Blogs are another vehicle that's phenomenal for search engine optimization, says Hisle, especially if there are comments and engaging blog posts. “Having multiple contributors to the blog is ideal,” she says. “Think of it as your online newsletter—you can use it to share local events, dates, calendars, and news. If it's built correctly, it will benefit your site. On many occasions, blogs rank higher on search engines than Web sites because they have more activity and they are organically friendly.”

Remember: Social Media Is a Conversation

No matter which platform you use, keep in mind that social media requires interaction. “We view social media as a community,” says Taylor. “When you're trying to promote community within a community, social media are great tools. You can generate excitement about events at your site and make it personal by posting photos. People get excited about living there.”

If you get negative comments on your fan page, you can turn them around by responding in a positive manner. However, you can't turn an obscene or profane post into a positive one, says Hisle. She recommends including a disclaimer in the information section that states that the fan page administrator has the right to remove posts that are obscene, include profanity, or attack or harass other fans. “If someone posts an obscene comment, we take a screen shot of it, remove it, block the fan, and then post an apology and a reminder that we want to keep the page PG,” she explains.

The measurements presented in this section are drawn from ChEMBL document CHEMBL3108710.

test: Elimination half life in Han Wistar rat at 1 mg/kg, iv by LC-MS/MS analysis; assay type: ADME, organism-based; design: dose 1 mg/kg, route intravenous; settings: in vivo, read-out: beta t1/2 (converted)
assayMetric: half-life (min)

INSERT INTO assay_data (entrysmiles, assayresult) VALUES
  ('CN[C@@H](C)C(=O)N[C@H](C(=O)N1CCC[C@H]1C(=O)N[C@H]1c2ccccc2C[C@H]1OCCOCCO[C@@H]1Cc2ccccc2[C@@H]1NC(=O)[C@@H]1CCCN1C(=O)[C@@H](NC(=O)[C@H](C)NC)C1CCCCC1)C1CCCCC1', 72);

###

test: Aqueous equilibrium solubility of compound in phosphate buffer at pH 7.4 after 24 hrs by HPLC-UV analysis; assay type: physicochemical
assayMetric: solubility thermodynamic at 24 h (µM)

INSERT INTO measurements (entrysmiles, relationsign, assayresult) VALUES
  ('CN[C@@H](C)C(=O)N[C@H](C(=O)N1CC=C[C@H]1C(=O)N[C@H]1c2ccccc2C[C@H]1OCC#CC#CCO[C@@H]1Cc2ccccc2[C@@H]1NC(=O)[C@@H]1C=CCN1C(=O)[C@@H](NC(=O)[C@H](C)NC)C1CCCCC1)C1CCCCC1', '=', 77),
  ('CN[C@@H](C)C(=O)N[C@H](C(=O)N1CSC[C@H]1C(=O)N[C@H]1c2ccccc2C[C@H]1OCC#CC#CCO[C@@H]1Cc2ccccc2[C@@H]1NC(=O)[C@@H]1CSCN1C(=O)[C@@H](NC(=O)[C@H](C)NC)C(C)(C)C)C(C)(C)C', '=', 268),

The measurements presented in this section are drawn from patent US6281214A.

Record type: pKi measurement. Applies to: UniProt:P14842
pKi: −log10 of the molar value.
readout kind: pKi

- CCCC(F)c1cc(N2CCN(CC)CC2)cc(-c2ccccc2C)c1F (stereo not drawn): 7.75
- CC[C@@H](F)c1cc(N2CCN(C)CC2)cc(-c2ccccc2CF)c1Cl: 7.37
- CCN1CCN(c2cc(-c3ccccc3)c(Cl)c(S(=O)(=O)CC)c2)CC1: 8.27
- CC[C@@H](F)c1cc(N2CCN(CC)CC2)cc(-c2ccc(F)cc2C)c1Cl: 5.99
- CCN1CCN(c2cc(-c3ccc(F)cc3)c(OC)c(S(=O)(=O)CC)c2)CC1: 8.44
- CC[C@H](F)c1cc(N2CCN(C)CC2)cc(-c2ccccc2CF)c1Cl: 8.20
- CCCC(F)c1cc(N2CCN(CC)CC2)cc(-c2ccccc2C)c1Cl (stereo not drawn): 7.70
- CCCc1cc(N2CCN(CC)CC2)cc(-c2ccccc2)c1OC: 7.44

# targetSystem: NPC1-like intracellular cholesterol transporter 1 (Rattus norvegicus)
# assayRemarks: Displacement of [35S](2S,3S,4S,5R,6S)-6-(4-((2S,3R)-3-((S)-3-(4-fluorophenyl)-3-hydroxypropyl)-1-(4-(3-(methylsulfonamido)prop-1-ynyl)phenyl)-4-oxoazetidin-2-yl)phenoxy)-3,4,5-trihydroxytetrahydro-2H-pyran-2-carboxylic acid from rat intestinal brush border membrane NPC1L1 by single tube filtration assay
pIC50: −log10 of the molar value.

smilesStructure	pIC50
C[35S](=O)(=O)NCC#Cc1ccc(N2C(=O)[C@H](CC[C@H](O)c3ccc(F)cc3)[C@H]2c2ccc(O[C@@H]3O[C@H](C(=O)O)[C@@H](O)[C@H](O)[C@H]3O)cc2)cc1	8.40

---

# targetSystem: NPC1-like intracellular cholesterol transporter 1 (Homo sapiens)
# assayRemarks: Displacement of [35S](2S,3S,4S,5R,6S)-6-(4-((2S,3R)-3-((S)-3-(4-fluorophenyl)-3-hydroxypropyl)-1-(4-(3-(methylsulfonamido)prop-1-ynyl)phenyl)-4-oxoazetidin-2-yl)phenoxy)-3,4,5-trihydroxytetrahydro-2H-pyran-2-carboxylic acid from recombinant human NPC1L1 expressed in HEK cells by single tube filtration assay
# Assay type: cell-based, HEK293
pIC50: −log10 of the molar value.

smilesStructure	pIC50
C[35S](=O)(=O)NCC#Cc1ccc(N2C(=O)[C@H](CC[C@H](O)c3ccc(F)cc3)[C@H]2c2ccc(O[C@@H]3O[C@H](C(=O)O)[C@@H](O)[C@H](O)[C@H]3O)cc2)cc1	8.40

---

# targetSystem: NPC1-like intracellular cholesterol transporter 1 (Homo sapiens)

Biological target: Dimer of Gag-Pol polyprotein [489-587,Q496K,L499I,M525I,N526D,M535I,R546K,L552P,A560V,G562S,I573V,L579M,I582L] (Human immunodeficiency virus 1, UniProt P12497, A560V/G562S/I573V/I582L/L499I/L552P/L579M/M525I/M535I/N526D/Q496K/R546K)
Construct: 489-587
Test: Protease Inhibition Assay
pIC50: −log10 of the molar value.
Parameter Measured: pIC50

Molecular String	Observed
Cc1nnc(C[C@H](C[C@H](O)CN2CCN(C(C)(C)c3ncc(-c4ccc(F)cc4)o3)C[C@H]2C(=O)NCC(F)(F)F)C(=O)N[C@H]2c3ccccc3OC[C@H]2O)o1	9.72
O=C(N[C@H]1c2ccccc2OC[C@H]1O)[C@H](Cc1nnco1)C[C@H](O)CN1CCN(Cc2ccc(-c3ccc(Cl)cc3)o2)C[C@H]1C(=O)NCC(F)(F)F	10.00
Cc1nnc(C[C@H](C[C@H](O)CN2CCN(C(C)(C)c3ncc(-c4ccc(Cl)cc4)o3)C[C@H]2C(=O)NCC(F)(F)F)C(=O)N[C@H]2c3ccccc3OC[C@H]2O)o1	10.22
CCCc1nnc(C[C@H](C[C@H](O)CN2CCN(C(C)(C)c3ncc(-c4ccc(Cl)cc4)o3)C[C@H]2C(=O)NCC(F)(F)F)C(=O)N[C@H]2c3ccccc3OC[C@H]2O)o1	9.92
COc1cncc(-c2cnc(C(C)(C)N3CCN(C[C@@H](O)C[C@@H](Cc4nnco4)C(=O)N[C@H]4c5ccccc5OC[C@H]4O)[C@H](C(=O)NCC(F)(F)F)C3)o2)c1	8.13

When using social media as a promotional tool, be very careful in your approach, says Hisle. “Try not to use hard-sell, push-marketing strategies on social media platforms. It turns the audience away. If you send out too many push-marketing messages, you're going to be ignored—and I'd rather be unknown than ignored.” To prevent being ignored, “try to have conversations. Actually care about the other person who is talking to you. Social media is a human, word-of-mouth marketing tool.”

Insider Sources

Charity Hisle: Operations Manager, Community Sherpa; (770) 962-7220, ext. 24678;; Twitter: @CharityHisle.

Kelly Taylor: Director of Communications and Marketing, Ohio Housing Finance Agency (OHFA); (614) 728-4270;; Twitter: @OhioHousing.

Ryan VanDenabeele: Online Marketing, Property Counselors Management Group (PCMG); (239) 275-8320;; Twitter: @PCMGtwit.

Valerie Watson: Marketing Director, Houston HOPE Homes, City of Houston; (713) 837-0831;; Twitter: @HoustonHope.